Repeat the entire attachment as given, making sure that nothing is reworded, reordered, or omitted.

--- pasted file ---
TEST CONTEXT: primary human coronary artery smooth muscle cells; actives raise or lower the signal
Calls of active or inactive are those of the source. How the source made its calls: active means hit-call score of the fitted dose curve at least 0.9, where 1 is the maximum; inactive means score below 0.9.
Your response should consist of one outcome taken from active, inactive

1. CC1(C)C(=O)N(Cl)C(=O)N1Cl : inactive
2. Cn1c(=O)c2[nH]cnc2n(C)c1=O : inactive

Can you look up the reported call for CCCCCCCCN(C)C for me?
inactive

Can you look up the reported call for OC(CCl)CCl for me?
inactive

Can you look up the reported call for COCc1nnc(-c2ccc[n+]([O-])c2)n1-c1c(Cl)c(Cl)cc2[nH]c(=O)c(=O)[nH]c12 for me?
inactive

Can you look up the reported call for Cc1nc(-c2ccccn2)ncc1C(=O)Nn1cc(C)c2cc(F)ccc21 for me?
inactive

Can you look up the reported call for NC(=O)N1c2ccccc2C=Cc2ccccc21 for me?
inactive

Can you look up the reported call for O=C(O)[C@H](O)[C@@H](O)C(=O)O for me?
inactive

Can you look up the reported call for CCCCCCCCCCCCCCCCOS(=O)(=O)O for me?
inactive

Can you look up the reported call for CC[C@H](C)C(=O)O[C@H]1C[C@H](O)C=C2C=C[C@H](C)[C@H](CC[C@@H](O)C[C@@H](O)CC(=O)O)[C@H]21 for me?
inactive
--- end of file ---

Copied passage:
TEST CONTEXT: primary human coronary artery smooth muscle cells; actives raise or lower the signal
Calls of active or inactive are those of the source. How the source made its calls: active means hit-call score of the fitted dose curve at least 0.9, where 1 is the maximum; inactive means score below 0.9.
Your response should consist of one outcome taken from active, inactive

1. CC1(C)C(=O)N(Cl)C(=O)N1Cl : inactive
2. Cn1c(=O)c2[nH]cnc2n(C)c1=O : inactive

Can you look up the reported call for CCCCCCCCN(C)C for me?
inactive

Can you look up the reported call for OC(CCl)CCl for me?
inactive

Can you look up the reported call for COCc1nnc(-c2ccc[n+]([O-])c2)n1-c1c(Cl)c(Cl)cc2[nH]c(=O)c(=O)[nH]c12 for me?
inactive

Can you look up the reported call for Cc1nc(-c2ccccn2)ncc1C(=O)Nn1cc(C)c2cc(F)ccc21 for me?
inactive

Can you look up the reported call for NC(=O)N1c2ccccc2C=Cc2ccccc21 for me?
inactive

Can you look up the reported call for O=C(O)[C@H](O)[C@@H](O)C(=O)O for me?
inactive

Can you look up the reported call for CCCCCCCCCCCCCCCCOS(=O)(=O)O for me?
inactive

Can you look up the reported call for CC[C@H](C)C(=O)O[C@H]1C[C@H](O)C=C2C=C[C@H](C)[C@H](CC[C@@H](O)C[C@@H](O)CC(=O)O)[C@H]21 for me?
inactive